This article highlights the concept of the Bias-Variance tradeoff by discussing how to handle bias and variance while using Machine learning.
There is an inherent trade-off between bias and variance when creating prediction models.
There are simple models which can easily be understood and used for modeling, but they suffer from high bias.
On the other hand, there are complex models which are more difficult to understand, but they have low bias.
The bias-variance tradeoff is a key concept in the theory of statistical learning that is used for tuning parameters for machine learning algorithms.
In machine learning, different types of errors have been spotted through which the performance of a prediction can be evaluated.
A total of two types of errors exist in machine learning, that is the error that is involved in making flawed predictions.
Two of these errors are Bias and Variance.
Bias can be defined as an average difference between the actual value and the predicted value.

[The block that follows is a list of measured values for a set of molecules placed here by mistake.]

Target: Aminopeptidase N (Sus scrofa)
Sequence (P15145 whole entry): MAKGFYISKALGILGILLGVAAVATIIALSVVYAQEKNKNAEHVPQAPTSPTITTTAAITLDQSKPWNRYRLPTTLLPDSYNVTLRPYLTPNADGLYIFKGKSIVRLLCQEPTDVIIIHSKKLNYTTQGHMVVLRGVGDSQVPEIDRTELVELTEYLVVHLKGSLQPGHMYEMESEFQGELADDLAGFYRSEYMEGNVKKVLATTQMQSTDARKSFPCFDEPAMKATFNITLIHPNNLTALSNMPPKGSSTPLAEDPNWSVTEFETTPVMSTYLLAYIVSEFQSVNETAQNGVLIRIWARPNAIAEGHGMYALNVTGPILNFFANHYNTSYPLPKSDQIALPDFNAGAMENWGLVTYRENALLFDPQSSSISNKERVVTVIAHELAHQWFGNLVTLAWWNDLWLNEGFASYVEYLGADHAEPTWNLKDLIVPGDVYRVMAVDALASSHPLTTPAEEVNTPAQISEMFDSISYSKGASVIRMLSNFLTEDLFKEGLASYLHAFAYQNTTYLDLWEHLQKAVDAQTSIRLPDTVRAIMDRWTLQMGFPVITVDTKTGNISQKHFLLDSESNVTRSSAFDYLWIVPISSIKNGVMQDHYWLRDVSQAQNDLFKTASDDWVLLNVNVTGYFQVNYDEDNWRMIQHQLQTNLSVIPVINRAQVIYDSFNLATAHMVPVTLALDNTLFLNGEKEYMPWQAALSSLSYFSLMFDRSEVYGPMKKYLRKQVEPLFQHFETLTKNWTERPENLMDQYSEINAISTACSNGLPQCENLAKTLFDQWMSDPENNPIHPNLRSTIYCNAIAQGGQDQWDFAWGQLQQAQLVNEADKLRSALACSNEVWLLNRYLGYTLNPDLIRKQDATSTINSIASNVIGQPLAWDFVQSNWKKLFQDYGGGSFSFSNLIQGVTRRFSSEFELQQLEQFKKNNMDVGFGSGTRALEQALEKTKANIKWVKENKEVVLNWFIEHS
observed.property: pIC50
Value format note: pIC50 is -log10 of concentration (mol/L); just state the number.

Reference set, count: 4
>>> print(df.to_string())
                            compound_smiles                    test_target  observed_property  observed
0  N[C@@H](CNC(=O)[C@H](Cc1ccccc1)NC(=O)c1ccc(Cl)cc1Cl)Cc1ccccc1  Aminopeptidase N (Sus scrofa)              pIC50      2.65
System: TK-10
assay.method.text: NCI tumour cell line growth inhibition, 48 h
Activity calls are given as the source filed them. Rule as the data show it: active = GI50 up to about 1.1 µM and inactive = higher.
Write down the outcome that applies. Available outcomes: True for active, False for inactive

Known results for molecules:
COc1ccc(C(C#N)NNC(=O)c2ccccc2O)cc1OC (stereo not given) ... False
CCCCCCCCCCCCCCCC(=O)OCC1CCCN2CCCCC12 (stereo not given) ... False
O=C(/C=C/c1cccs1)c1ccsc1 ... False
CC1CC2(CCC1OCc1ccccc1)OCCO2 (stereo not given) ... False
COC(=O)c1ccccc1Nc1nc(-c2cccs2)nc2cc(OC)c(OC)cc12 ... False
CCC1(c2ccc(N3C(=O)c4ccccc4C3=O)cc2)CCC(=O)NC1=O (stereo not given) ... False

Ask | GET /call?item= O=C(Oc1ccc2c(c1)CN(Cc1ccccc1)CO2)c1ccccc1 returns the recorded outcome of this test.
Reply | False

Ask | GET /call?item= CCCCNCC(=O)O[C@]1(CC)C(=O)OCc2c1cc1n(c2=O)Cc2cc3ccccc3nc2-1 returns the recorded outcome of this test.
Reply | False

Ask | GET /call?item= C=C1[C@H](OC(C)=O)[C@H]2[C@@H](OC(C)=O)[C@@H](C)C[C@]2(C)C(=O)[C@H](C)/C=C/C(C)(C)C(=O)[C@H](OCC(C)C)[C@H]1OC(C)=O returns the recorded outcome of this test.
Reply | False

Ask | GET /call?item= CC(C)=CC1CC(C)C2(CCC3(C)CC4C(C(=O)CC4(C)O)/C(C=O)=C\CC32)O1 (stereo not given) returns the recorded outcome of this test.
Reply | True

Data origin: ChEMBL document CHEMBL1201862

Higher bias results in a lower accuracy while lower bias results in higher accuracy.
What is the Bias Variance Tradeoff?
While making predictions, a Machine learning algorithm needs to choose the correct set of parameters for a given prediction.
For example, we have a class A prediction model that predicts a student’s grade on a certain percentage.
The prediction is based on the percentage of A, B, and C students in a given class. For example, 90% A, 10% B, and so on.
Class B prediction model shows the predicted grade for a student based on their subject, i.e., A = 91, B = 88, and so on.
As mentioned before, there is a lot of variation in grading, for example, if a student of a certain class gets 90% in Math and 10% in Physics, then the grade for them in Physics might be an A+. This kind of variation reduces accuracy.